Contradicting Philippines police's assertion, a top lawmaker in the country and a close ally of President Rodrigo Duterte has termed the Manila casino attack as a "lone-wolf" terrorist act. Pantaleon Alvarez, speaker of the lower house of Congress, said he was not convinced the incident was just a botched robbery.

"This is a clear example of a 'lone wolf' terrorist attack targeting civilians to inflict maximum loss of life and damage to property, as what has happened in other countries," Reuters quoted Alvarez as saying.

At least 36 people were killed when after a gunman stormed into Resorts World Manila entertainment complex near the Philippines capital Manila early on Friday (2 June). The gunman opened fire on the people in the complex, torched casino tables and also ransacked the casino's gambling chips worth $2.3m (£1.78m) before setting himself on fire in one of the Maxims Hotel rooms.

The Philippines National Police had said the attack was merely an armed robbery attempt and ruled out the possibility of terrorism angle, although the Islamic State (Isis) militant group claimed responsibility for it.

"Our authorities should get their act together and put in place the highest level of security measures to prevent this to happen again, here or elsewhere in the country," Alvarez said. "This incident should be a wake-up call for the police and the military to cooperate closely in making the seat of government and our financial and business centre safe from any terrorist attack."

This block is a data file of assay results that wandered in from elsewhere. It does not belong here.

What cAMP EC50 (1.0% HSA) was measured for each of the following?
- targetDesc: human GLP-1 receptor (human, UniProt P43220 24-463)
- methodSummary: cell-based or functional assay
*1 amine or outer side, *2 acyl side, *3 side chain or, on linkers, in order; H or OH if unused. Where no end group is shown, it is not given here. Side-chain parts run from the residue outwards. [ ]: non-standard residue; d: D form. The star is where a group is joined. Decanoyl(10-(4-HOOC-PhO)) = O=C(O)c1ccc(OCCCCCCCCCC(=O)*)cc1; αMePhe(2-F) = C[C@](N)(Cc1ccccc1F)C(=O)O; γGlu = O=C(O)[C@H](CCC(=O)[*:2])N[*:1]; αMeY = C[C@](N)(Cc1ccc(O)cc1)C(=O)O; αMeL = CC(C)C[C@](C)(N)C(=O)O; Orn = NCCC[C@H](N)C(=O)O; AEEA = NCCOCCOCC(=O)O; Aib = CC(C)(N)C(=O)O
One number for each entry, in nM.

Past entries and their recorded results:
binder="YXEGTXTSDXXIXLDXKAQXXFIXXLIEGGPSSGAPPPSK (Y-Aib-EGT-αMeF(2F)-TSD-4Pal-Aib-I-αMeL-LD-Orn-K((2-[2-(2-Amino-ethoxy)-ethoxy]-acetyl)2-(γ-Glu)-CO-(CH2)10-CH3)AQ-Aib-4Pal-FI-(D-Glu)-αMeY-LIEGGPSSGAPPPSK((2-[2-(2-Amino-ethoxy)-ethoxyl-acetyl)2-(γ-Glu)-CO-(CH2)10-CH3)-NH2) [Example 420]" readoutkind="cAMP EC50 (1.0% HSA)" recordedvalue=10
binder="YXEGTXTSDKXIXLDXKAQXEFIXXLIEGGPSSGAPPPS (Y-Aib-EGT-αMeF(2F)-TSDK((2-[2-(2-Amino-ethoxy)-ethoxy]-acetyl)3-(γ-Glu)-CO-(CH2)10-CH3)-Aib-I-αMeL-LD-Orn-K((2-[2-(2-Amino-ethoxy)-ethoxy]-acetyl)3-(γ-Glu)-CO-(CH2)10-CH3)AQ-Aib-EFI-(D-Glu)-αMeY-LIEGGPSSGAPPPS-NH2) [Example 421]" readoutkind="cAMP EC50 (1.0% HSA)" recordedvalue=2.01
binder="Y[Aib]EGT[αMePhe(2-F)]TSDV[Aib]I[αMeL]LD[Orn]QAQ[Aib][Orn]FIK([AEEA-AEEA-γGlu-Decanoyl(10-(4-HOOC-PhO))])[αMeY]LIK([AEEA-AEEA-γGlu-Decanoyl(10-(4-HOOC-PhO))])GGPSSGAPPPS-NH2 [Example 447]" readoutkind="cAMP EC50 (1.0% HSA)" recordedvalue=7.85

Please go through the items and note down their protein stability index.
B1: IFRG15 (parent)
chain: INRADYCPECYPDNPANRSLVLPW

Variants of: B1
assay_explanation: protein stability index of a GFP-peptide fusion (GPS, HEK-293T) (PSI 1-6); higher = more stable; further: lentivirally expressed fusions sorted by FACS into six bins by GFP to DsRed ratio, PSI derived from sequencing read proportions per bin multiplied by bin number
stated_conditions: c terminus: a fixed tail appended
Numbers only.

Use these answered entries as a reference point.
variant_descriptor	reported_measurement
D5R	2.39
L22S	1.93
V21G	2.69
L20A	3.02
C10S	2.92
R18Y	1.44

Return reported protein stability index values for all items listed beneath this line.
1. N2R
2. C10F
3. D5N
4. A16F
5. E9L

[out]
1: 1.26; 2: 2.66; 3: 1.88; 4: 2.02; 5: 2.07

The unidentified attacker later killed himself in a room at the hotel section of the Resorts World Manila complex.

Police are investigating a second "person of interest" who was reportedly present in the casino at the time of the incident.

The attack spread panic in the Philippines as it is on high alert after Duterte declared martial law in the southern part of the country on 23 May.

Duterte's spokesman, Ernesto Abella, however, said on Friday that there was no proof that the attack was linked to siege in Marawi city in Mindanao island, where Filipino troops are battling with Islamic militants to regain the city.

"We must draw up a clear and better plan to secure Metro Manila and other urban centres from IS-linked groups that we already know will attempt to kill and maim in pursuit of their jihadist ideology," Alvarez said.